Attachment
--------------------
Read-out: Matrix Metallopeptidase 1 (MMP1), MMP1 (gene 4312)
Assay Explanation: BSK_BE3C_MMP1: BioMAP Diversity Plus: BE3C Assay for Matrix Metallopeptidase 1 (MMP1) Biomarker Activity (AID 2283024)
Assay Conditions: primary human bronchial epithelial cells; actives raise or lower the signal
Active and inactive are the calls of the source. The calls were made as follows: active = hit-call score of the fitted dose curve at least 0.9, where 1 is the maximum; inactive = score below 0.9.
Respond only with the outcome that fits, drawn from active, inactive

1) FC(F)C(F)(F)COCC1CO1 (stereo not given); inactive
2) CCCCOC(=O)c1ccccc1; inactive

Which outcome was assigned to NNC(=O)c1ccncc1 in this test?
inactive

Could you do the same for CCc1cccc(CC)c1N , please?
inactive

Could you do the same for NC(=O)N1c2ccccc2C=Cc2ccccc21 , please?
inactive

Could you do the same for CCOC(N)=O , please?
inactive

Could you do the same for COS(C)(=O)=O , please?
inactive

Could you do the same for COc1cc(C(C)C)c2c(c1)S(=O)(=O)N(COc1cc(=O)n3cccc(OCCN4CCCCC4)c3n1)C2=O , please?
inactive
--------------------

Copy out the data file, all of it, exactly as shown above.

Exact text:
Read-out: Matrix Metallopeptidase 1 (MMP1), MMP1 (gene 4312)
Assay Explanation: BSK_BE3C_MMP1: BioMAP Diversity Plus: BE3C Assay for Matrix Metallopeptidase 1 (MMP1) Biomarker Activity (AID 2283024)
Assay Conditions: primary human bronchial epithelial cells; actives raise or lower the signal
Active and inactive are the calls of the source. The calls were made as follows: active = hit-call score of the fitted dose curve at least 0.9, where 1 is the maximum; inactive = score below 0.9.
Respond only with the outcome that fits, drawn from active, inactive

1) FC(F)C(F)(F)COCC1CO1 (stereo not given); inactive
2) CCCCOC(=O)c1ccccc1; inactive

Which outcome was assigned to NNC(=O)c1ccncc1 in this test?
inactive

Could you do the same for CCc1cccc(CC)c1N , please?
inactive

Could you do the same for NC(=O)N1c2ccccc2C=Cc2ccccc21 , please?
inactive

Could you do the same for CCOC(N)=O , please?
inactive

Could you do the same for COS(C)(=O)=O , please?
inactive

Could you do the same for COc1cc(C(C)C)c2c(c1)S(=O)(=O)N(COc1cc(=O)n3cccc(OCCN4CCCCC4)c3n1)C2=O , please?
inactive